Bryan Stevenson argued at the Iowa Supreme Court today in Veal v. State that sentencing a 14-year-old child to life imprisonment without possibility of parole violates state and federal constitutional guarantees against cruel and unusual punishment.
This is the first case heard by the Iowa Supreme Court to challenge the constitutionality of sentencing young adolescents to life in prison without parole.
EJI argues that it is particularly cruel to sentence children to die in prison because — as the United States Supreme Court has recognized — children are less culpable than adults and they are likely to change and rehabilitate as they grow up.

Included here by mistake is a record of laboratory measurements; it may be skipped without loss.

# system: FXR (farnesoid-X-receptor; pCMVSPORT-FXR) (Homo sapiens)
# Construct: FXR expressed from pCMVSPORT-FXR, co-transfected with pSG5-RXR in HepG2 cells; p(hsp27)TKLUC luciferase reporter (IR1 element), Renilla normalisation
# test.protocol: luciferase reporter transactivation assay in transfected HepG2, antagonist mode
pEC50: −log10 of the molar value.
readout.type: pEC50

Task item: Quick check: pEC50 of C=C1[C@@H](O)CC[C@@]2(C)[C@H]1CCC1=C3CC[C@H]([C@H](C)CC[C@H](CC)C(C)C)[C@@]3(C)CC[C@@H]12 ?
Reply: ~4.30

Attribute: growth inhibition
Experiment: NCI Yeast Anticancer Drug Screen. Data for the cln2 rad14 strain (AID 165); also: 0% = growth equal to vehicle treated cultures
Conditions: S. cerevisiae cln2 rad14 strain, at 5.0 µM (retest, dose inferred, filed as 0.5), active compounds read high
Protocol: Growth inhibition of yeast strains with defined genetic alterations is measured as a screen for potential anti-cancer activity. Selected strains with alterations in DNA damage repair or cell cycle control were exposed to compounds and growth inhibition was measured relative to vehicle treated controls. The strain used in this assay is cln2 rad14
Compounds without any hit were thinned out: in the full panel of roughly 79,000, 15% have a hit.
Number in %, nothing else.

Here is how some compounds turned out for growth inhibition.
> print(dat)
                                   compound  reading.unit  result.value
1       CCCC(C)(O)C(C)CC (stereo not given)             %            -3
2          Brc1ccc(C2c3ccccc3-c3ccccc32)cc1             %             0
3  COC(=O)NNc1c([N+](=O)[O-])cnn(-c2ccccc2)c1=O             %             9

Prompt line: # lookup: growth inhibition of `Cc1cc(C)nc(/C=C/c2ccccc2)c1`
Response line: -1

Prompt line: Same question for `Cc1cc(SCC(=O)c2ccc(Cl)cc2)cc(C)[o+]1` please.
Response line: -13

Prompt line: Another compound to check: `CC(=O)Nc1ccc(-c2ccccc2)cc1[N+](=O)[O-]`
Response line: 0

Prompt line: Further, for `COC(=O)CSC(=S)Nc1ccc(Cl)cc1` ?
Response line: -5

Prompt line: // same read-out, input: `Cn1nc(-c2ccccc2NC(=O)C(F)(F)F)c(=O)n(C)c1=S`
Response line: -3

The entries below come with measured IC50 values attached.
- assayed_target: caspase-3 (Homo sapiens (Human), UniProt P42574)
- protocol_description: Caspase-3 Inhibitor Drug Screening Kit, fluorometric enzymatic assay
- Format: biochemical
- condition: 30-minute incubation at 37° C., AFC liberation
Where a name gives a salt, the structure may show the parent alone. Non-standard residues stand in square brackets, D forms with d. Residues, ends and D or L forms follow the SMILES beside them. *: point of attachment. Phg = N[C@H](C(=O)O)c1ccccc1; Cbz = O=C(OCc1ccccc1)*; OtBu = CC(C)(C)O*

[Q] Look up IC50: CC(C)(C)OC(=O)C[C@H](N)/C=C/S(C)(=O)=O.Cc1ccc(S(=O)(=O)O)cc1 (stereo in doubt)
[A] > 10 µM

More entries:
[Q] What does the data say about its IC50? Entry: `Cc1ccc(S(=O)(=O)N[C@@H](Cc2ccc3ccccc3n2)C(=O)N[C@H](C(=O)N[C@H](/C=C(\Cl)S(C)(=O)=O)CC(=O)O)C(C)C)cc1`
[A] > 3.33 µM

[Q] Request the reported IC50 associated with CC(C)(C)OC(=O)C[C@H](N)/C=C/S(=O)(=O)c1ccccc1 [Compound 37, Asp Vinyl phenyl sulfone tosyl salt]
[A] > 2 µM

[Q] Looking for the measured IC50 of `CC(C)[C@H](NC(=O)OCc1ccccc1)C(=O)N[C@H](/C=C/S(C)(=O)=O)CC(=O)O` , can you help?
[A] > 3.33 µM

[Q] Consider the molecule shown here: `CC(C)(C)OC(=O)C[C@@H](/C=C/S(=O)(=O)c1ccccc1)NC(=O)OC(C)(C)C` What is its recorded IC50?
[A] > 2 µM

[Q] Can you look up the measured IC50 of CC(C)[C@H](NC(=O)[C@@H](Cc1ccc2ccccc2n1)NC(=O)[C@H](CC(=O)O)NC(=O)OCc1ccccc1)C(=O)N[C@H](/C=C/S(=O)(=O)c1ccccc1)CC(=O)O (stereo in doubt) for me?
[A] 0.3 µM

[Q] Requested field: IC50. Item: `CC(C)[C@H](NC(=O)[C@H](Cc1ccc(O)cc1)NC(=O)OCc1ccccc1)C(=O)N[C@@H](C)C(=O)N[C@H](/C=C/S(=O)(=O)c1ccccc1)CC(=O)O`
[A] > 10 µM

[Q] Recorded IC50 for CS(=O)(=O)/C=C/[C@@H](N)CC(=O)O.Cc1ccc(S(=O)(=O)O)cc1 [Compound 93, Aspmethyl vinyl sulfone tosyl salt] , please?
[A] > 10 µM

It is also unusual to sentence a young teen to life without parole. Nationwide, only 73 people are serving life-without-parole sentences for crimes committed at 13 or 14 years old.
Ruthann Veal is one of only three people sentenced to die in prison in Iowa for an offense at age 14. Her sentencing judge could not take into account that Ruthann was born to abusive, alcoholic parents who violently beat her because Iowa law makes life-without-parole sentences mandatory for certain offenses.
EJI is challenging Ruthann’s sentence as part of its project to eliminate life-without-parole sentences for young adolescents. At the United States Supreme Court last November, EJI argued that these sentences are unconstitutional in Sullivan v. Florida. The Court’s decision in Sullivan is expected this spring.